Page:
UK: Associated British Ports - A fortune in every port. (1 of 3)

UK: Associated British Ports - A fortune in every port. (1 of 3) - In a wide world of depression and uncertainty, Associated British Ports' privatised former railway ports seem to be revelling in competition. Daniel Butler reports.

Last Updated: 31 Aug 2010

In a wide world of depression and uncertainty, Associated British Ports' privatised former railway ports seem to be revelling in competition. Daniel Butler reports.

Associated British Ports seems an unlikely hero as Britain enters what promises to be a particularly severe recession. It represents part of the privatised remains of the British Transport Commission, with a significant presence in the property and retailing markets, and a core activity which relies on continuing healthy trade overseas. Each of these has proved a major stumbling block for other companies in today's depressed markets, but ABP seems to revel in bucking the trends. It continues to provide healthy returns for investors and to issue bullish forecasts for the future.

The company's origins lie with the great railway companies of the Victorian era. The entrepreneurs who built their metal-tracked empires across the English landscape deemed it imperative that almost every line should end in a port. Sleepy fishing villages scattered around the coast found their tranquillity shattered by the shriek of engine whistles and their quays cluttered with wagons. As Britain surged to worldwide industrial supremacy, ports like Hull and Southampton became staging posts for the goods pouring out of the foundries and factories of the Midlands and the North.

As railway assets, however, the new docks could not escape the 1947 Railways Act which nationalised the various companies under the British Transport Commission. At the same time, the Attlee Government set up the Dock Labour Scheme (DLS). This was an attempt to provide job security and protection for workers in an industry which had one of the worst records of working conditions in the country. The DLS provided a system where dockers, once registered as qualified members of the Transport and General Workers Union (TGWU), were assured a high level of security (so much so that soon management was complaining that this effectively amounted to a job for life).

Unlike many nationalised industries, ABP was never a monopoly - it controlled only about a quarter of the UK's ports. According to chairman Sir Keith Stuart, a man who has worked with the company and its predecessors since 1962, ABP tried to be competitive right from its inception. Non-executive directors were appointed, introducing private sector profit motives to the docks. The establishment of rival ports like Felixstowe outside the DLS only encouraged this trend. The result was that from 1972 until privatisation in 1982 ABP was repaying old debts run up by its predecessors.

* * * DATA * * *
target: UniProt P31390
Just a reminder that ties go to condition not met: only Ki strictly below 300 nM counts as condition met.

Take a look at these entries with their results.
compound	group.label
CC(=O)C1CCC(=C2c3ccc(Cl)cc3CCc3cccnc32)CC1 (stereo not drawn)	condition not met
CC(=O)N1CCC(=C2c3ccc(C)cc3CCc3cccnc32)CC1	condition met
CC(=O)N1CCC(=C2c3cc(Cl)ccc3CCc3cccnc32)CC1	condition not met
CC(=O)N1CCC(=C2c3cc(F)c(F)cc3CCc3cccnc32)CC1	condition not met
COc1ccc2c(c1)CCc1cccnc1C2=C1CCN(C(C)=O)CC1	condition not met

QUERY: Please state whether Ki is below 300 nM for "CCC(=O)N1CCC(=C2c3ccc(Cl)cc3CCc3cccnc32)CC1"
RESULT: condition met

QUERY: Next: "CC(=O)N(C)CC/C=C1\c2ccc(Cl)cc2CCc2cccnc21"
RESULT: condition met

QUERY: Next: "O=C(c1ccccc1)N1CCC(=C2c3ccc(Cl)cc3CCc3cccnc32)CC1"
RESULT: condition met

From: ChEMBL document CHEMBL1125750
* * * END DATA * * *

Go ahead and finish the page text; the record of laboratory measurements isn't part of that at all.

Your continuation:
But entrepreneurial activity was heavily restricted by the 1962 Transport Act, and, in Sir Keith's opinion, it was probably the most constricted of all nationalised industries. "It was that, probably more than anything else, that enthused the board of directors with a very strong interest in privatisation," he says.

Initial worries that the unions would block privatisation proved unduly pessimistic. In fact Sir Keith claims to be surprised at the way in which the dockers supported it by buying 2.5% of the company. The initial sale price of 112p (which translates to 28p after two one-for-one scrip issues) was, claims Sir Keith, "a fair return" for the Government.

Andrew Kent, the port manager at Southampton docks, claims that privatisation "brought an immediate sense of freedom that was a welcome relief".

In common with most of the nationalised industries being returned to the public sector, ABP had far more than its core activity to play with. Perhaps most obviously it had huge quantities of disused land scattered around its 22 ports. While some were derelict, most were potentially prime site locations. In marked contrast to the bullish activities of many property developers during the mid-1980s, ABP was careful with its strategy. The board opted to strengthen its knowledge of the field by recruiting non-executive directors with property experience.

ABP also started to broaden its property development experience with joint ventures - such as the Ocean Village development at Southampton, run with Shearwater, part of the Rosehaugh group. But joint ventures could not be the answer for the bulk of ABP's property portfolio, so the company began to look for a developer which was willing to be taken over. As Sir Keith points out: "It had to be a friendly takeover because it's the personnel that matter."

In 1986 the company acquired the relatively small Grosvenor Square property company for £16 million. It was a modest investment that paid for itself twice over with the profits generated in the first three years.

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